Thursday, September 4, 2014

David Burton Morris on "Patti Rocks"

We really can't talk about Patti Rocks without talking about the film that came before, Loose Ends. How did that film come about?

MORRIS: I saw Memories of Underdevelopment, a Cuban Film, at the Walker Art Center, and I rushed home to my wife, Victoria, and I said, 'You know, we can make a movie really cheap. I just saw this great movie, it was black and white. If we can scrape together $20,000, we can make a movie.' And so we did. She wrote it. And it shot for two weeks, Loose Ends. That was sort of a calling card. We went to 20-25 film festivals, didn't win anything really, but Roger Ebert discovered us and Vincent Canby and Andrew Sarris and we got all these great notices.

Finally got enough money, in the early 80s, to do a movie called Purple Haze, and that did very well. It won Sundance, and that was our first real movie. It was 35mm, color, we actually a shooting schedule and a budget. And that did very well. And we looked like we were on our way.

I then, subsequently, got fired from two studio pictures and was very unhappy -- we're now talking mid-80s -- and I was thinking about quitting, I was thinking about getting out of the business because I was really unhappy. And I thought back to the only time I had a really good time making a movie was my first film, Loose Ends. And I thought, maybe I should think about writing something for those guys and making it back in Minnesota and sort of re-creating my enthusiasm for making movies.

How did you and the actors create the script?

MORRIS: We did a lot of just riffs on sex. We had another movie in mind. And I had all these long cassette tapes filled with Mulkey and Jenkins riffing on women, and I thought, this is interesting. Somehow I got the idea of putting them in the car, driving all night to see Patti to talk her into having an abortion. I did a first draft and I'd give it to them and we'd tinker with it and do some more improvs. Jenkins lived in Chicago, so we flew there a couple times and do some more improvs, and I'd type that up.

How did you come up with the title?

MORRIS: The way I got the title was interesting. I was at the Chicago Film Festival, on a panel. I was dinner with a group of people from the festival and this woman was sitting next to me. I said, 'What do you do?' She said, 'I sing in a band.' I said, 'What's the name of the band?' She said, 'Patti Rocks.' And I said, 'Oh, that's a really good title.'"

How did you get the financing?

MORRIS: I'd known Sam Grogg, because he was head of the USA Film Festival in Dallas. And he'd started a film company called Film Dallas. So I gave him the script and said, 'What do you think?' He said, 'We'll make it.' It was the easiest thing I've ever done. I wrote it and within a month they'd given me $400,000 to make this movie.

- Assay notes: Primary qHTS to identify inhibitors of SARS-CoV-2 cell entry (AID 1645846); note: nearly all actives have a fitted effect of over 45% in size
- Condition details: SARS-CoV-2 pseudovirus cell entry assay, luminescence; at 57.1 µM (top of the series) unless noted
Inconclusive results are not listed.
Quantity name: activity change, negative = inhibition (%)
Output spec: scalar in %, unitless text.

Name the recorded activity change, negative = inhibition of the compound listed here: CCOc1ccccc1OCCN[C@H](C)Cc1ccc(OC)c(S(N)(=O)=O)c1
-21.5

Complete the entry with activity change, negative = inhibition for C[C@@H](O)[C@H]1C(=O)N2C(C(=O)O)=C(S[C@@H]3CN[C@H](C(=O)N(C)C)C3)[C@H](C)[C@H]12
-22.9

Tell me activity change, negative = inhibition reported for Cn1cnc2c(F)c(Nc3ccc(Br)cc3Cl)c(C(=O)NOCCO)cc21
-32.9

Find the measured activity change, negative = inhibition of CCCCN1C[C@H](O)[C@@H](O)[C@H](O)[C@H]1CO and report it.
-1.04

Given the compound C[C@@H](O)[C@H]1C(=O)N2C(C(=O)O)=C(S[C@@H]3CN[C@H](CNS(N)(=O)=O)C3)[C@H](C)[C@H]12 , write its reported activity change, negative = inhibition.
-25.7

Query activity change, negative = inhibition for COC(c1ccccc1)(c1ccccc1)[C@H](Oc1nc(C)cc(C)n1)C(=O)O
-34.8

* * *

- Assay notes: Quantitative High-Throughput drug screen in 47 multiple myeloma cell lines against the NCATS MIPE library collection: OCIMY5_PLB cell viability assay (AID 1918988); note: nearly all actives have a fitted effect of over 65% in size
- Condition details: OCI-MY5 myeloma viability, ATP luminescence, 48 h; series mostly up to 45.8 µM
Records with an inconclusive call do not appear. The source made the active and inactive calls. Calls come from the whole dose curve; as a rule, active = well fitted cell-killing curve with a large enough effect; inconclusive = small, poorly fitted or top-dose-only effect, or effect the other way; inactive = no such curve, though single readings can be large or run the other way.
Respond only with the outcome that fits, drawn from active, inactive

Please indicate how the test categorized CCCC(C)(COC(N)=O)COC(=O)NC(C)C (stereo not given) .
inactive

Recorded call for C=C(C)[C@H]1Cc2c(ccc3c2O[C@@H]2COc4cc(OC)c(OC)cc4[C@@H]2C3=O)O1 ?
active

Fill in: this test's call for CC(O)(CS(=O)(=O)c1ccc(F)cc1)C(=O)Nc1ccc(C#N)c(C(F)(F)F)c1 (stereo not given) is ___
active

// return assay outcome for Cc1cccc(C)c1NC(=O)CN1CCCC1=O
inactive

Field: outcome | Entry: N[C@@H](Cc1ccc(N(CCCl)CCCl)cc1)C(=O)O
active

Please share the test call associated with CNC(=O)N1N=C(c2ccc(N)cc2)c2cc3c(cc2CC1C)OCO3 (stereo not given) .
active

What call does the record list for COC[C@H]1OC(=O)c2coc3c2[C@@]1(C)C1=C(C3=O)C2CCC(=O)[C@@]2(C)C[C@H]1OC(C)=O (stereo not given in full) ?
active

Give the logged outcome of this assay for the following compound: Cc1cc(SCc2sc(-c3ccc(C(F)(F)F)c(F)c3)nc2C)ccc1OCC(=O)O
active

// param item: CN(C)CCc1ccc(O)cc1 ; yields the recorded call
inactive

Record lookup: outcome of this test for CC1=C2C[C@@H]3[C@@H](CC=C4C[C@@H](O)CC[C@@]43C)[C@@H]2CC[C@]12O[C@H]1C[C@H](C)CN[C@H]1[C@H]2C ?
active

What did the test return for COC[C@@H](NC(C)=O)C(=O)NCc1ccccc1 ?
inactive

He had very few notes. He just said, 'They have to get out of the car midway through this movie.' I said, 'What do you want them to do? See a flying saucer?' He said, 'I don't know, you'll think of something.'

Did you make any big changes to the script once you got the money?

MORRIS: I wrote it for the summer, because Mulkey's running around in his underwear. But we couldn't get it all together, and we got the money in November, and I said, 'We're going to make the movie. We've got the money, we're going.' And it actually turned into a more interesting film, just because of the look of the snow and Mulkey running around in his underwear in 23 degrees below zero.

I had a lot of fun making the film. We had our problems, obviously, because of the money and the cold, but it just re-enthused me for making movies again.

Did you worry about the subject matter at all?

MORRIS: I thought it was risky, in terms of the subject matter. I didn't know until after it was done how people would react to the language in the picture. The ratings board first gave us an X for language, and that had never happened before. I guess I was just so used to it. Not that I talk that way, but certainly I hear that. I was kind of surprised by the reaction.

When I first started putting this together, I thought people are either going to love or hate this. I had no idea I was going to divide audiences, and it did. And it did. People loved the movie or hated the movie. More people loved it, thank god, than hated it.

At the very few personal appearances I made before the movie, I'd say, 'Some of you people might get uncomfortable during the first two acts of this movie. Just wait, okay?'

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